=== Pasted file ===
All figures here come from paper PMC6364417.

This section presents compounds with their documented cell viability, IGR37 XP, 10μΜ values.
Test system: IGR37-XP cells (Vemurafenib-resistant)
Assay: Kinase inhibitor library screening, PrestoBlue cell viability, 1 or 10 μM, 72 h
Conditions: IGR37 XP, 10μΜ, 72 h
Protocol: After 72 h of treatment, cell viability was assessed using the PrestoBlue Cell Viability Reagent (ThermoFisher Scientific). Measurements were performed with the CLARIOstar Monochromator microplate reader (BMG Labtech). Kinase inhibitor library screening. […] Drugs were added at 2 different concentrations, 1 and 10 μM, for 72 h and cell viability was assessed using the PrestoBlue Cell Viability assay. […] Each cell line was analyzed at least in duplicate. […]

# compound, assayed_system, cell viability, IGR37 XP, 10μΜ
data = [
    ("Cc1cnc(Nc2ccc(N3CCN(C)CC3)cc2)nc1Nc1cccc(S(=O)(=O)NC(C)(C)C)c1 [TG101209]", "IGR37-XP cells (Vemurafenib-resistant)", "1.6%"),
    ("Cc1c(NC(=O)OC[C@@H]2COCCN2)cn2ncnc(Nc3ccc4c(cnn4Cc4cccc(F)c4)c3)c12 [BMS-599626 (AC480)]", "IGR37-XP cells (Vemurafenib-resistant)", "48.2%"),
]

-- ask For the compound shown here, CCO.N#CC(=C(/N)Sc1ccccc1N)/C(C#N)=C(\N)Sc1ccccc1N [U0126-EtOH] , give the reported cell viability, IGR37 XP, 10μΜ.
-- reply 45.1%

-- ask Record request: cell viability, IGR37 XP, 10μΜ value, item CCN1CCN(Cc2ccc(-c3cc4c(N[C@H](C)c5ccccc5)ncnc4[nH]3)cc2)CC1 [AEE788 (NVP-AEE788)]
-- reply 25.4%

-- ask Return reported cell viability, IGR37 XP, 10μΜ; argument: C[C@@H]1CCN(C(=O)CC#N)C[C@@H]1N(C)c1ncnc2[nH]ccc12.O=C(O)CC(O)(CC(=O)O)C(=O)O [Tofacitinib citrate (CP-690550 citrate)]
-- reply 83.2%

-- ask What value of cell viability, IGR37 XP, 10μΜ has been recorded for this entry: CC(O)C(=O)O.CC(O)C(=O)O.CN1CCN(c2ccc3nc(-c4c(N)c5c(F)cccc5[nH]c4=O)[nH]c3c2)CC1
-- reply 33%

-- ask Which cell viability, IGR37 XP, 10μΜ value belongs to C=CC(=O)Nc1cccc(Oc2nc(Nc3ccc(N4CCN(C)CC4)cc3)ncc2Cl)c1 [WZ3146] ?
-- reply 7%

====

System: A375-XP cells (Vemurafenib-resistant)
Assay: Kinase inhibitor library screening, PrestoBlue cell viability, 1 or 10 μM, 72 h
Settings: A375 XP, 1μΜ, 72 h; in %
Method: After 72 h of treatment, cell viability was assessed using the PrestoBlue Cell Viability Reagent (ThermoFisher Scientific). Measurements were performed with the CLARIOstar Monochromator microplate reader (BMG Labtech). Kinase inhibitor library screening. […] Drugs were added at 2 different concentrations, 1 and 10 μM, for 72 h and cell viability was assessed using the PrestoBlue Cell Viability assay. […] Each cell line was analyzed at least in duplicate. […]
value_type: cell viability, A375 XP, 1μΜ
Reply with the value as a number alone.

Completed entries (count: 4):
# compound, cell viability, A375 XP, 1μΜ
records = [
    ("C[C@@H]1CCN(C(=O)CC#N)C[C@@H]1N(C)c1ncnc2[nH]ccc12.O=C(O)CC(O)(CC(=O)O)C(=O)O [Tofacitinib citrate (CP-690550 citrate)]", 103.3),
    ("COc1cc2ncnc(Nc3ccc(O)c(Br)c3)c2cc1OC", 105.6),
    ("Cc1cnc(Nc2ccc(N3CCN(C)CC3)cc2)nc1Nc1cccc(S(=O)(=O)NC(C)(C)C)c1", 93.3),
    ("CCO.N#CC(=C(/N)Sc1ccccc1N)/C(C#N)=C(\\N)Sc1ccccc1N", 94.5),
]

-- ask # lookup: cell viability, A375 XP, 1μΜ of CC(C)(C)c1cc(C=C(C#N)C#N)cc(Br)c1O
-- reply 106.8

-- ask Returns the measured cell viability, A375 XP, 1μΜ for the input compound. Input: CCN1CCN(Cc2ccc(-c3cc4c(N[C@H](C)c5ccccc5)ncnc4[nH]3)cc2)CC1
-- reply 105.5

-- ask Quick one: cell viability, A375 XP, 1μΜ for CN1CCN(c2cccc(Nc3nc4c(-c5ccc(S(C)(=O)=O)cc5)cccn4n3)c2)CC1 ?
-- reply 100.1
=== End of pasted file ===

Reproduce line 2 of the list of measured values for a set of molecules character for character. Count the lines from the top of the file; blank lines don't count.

This section presents compounds with their documented cell viability, IGR37 XP, 10μΜ values.